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Learning and staying in shape key to longer lifespan
October 29, 2017, 3:27 pm

The idea that lifestyle choices are influenced to a certain degree by our DNA has received a boost from scientists at Edinburgh University in Scotland, studying genes that underpin longevity. The study found that people who are overweight cut their life expectancy by two months for every extra kilogram of weight they carry and that a year spent studying beyond school added almost a year to a person’s longevity. Other key findings are that people who give up smoking and are open to new experiences might expect to live longer.

Scientists analyzed genetic information from more than 600,000 people alongside records of their parents' lifespan. Because people receive half of their genetic information from each of their parents, the team was able to calculate the impact of various genes on life expectancy.

Their method was designed to rule out the chances that any observed associations could be caused by a separate, linked factor. This enabled them to pinpoint exactly which lifestyle factors cause people to live longer, or shorter, lives.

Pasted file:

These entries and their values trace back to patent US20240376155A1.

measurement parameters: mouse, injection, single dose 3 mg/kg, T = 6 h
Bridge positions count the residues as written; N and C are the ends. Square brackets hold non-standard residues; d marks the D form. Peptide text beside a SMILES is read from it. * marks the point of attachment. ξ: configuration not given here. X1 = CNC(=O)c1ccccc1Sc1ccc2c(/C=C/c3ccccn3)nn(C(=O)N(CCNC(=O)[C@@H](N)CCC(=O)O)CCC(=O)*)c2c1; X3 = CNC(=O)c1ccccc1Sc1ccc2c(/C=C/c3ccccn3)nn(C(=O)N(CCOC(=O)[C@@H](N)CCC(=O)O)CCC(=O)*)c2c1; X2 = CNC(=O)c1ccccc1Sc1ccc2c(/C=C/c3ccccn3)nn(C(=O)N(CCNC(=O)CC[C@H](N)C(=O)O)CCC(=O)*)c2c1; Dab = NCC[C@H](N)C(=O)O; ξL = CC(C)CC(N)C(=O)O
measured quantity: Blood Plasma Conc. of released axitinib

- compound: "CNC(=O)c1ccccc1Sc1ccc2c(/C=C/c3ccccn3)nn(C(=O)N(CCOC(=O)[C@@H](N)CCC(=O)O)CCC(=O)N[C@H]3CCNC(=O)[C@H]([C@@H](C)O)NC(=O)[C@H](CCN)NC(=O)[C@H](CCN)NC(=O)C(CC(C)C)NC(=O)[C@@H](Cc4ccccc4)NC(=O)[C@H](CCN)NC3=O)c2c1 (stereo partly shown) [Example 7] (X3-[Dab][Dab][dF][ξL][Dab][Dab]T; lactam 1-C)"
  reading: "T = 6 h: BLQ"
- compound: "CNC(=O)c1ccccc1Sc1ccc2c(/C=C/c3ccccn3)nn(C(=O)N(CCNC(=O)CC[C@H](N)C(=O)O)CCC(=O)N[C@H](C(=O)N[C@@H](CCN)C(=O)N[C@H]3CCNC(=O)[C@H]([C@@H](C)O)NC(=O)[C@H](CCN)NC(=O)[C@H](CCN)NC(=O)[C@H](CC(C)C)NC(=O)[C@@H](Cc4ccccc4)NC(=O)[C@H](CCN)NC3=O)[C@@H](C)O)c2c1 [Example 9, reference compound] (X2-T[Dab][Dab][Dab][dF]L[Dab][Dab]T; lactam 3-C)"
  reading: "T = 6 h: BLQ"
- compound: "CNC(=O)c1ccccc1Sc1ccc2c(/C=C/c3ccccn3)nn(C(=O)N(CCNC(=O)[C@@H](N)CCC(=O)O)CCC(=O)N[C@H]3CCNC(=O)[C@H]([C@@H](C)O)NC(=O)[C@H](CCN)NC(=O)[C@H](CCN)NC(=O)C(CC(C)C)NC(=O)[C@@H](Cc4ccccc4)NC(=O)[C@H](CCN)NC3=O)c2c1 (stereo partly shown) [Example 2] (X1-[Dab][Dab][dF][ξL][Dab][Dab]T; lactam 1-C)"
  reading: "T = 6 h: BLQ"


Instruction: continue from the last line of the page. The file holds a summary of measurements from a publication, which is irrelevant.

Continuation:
They found that cigarette smoking and traits associated with lung cancer had the greatest impact on shortening lifespan. Smoking a packet of cigarettes per day over a lifetime knocks an average of seven years off the smoker’s life. Body fat and other factors linked to diabetes also have a negative influence on life expectancy.

The study also identified two new DNA differences that affect lifespan. The first — in a gene that affects blood cholesterol levels — reduces lifespan by around eight months. The second — in a gene linked to the immune system — adds around half a year to life expectancy.

Using the power of big data and genetics allowed the scientists to compare the effect of different behaviors and diseases in terms of months and years of life lost or gained, and to distinguish between mere association and causal effect.

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